ORIGINAL ARTICLE
Year : 2016  |  Volume : 9  |  Issue : 3  |  Page : 416-421

Magnesium sulfate at two different doses as an adjuvant to bupivacaine in infraumblical (below knee) orthopedic surgeries under spinal anesthesia


Department of Anaesthesia, DRPGMC, Kangra at Tanda, Himachal Pradesh, India

Correspondence Address:
Shelly Rana
Department of Anaesthesia, DRPGMC, Kangra at Tanda, Himachal Pradesh
India
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Source of Support: None, Conflict of Interest: None


DOI: 10.4103/1687-7934.189098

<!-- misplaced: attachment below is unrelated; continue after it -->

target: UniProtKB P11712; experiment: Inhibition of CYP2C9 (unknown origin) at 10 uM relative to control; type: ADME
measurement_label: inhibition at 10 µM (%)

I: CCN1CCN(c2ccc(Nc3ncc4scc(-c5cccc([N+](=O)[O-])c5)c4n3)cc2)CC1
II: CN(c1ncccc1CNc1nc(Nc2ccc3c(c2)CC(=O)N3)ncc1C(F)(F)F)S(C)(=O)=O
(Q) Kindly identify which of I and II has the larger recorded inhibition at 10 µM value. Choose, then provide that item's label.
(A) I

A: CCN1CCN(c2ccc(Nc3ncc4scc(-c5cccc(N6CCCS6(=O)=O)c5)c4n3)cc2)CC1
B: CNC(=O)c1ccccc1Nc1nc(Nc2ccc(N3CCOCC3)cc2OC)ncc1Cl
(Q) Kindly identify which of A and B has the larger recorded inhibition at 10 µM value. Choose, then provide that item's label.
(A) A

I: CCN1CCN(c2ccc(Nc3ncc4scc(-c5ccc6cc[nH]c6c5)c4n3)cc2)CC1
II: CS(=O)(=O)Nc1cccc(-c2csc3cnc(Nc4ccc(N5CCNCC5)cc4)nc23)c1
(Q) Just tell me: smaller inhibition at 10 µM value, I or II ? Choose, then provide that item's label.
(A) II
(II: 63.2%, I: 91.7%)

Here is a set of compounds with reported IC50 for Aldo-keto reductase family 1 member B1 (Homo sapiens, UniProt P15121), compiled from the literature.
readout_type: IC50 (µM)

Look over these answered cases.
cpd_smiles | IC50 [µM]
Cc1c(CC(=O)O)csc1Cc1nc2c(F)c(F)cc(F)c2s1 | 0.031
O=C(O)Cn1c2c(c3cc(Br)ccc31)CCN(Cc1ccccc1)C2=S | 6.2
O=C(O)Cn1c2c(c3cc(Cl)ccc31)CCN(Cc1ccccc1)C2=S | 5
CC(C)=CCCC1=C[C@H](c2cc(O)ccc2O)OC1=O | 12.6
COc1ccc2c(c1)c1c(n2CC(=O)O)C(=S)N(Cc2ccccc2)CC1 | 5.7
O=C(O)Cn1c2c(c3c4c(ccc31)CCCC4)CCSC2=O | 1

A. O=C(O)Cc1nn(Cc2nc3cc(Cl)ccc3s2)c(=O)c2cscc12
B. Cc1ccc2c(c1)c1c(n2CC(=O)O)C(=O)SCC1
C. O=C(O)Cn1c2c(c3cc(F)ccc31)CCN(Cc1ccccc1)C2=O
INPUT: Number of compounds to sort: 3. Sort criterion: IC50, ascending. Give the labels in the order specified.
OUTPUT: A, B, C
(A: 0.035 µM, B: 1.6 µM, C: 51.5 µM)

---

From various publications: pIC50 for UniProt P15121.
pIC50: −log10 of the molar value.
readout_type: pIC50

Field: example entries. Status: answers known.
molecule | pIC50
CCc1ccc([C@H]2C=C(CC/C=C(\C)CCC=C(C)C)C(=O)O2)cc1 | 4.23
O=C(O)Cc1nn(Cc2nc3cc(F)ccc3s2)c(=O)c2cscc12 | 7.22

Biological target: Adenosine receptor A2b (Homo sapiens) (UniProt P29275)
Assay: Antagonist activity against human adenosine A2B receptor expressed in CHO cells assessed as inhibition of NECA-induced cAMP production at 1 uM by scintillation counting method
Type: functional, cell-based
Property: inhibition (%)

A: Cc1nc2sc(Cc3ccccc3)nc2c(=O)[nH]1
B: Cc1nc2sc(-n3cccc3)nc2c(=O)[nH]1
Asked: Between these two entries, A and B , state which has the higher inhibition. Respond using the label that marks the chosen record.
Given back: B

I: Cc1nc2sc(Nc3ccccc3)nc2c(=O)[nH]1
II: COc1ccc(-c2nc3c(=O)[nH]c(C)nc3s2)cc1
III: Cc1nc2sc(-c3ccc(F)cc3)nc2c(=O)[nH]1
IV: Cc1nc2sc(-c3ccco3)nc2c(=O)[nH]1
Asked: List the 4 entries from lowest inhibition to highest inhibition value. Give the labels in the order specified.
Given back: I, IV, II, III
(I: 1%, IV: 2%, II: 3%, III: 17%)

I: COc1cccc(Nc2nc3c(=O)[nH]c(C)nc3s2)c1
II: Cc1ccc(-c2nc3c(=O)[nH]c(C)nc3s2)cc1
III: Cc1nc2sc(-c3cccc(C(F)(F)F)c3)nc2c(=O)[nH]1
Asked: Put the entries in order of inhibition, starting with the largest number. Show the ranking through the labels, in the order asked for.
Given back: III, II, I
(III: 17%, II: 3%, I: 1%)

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Background The use of magnesium sulfate as an adjuvant in neuraxial block has gained popularity, with the aim of improving and enhancing the quality and duration of anesthesia, delaying the onset of postoperative pain, and thus reducing the demand for postoperative rescue analgesics. However, until today, there has been no consensus as regards the ideal dose of magnesium sulfate as an adjuvant in the subarachnoid block. The present study was designed to examine whether the addition of intrathecal magnesium sulfate (50 and 100 mg) would enhance the analgesic efficacy of intrathecal bupivacaine. We hypothesized that the additive effect of magnesium sulfate as an adjuvant to bupivacaine in subarachnoid block is dose dependent. Materials and methods This study was carried out on 90 American Society of Anesthesiology I and II patients of both sexes in the age group of 20–60 years scheduled for below knee surgeries under subarachnoid block. Group 1 (n = 30) patients received intrathecal 0.5% heavy bupivacaine (2.8 ml) +0.2 ml normal saline; group 2 (n = 30) received intrathecal 0.5% heavy bupivacaine (2.8 ml) +50 mg (0.1 ml) magnesium sulfate +0.1 ml normal saline; and group 3 (n = 30) received intrathecal 0.5% heavy bupivacaine (2.8 ml)+100 mg (0.2 ml) magnesium sulfate. The primary outcome measure was the duration of postoperative analgesia, and secondary outcomes included the number of supplemental analgesic requirements, block characteristics, and hemodynamic stability. Results The onset of sensory and motor block was delayed in the magnesium group (100 mg>50 mg). There was a significant prolongation of postoperative analgesia in the magnesium group in a dose-dependent manner, and total dose of rescue analgesic requirement was found to be significantly delayed in the 100 mg group. Patients in all groups remained hemodynamically stable without any adverse effects. Conclusion Magnesium sulfate (100 mg) as an adjuvant to bupivacaine in subarachnoid block prolongs the duration of analgesia and decreases the demand for rescue analgesics compared with the control and the magnesium sulfate 50 mg group.


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